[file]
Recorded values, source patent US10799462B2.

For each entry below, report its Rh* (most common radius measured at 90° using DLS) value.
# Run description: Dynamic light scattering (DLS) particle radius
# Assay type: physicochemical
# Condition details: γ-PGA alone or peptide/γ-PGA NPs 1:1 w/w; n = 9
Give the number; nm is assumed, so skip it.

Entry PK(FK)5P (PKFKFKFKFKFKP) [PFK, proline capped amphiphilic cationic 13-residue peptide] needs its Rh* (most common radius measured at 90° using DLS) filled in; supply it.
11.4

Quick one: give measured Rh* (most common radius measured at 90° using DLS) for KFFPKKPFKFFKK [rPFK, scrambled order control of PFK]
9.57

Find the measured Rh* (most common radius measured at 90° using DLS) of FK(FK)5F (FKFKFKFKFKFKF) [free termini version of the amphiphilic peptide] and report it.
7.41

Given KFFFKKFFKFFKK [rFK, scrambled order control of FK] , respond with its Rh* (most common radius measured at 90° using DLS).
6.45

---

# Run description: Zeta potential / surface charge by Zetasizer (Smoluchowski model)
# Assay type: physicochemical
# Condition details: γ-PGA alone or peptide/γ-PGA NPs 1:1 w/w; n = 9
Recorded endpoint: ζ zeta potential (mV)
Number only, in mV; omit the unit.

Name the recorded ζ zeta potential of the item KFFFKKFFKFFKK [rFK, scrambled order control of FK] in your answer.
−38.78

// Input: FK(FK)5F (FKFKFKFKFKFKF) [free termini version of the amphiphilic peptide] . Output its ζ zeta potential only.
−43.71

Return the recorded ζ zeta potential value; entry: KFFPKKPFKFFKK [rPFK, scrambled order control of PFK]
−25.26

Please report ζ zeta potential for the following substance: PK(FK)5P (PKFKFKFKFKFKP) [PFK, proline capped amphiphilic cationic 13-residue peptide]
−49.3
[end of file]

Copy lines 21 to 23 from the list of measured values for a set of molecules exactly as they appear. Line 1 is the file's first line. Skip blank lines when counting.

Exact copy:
Name the recorded ζ zeta potential of the item KFFFKKFFKFFKK [rFK, scrambled order control of FK] in your answer.
−38.78

// Input: FK(FK)5F (FKFKFKFKFKFKF) [free termini version of the amphiphilic peptide] . Output its ζ zeta potential only.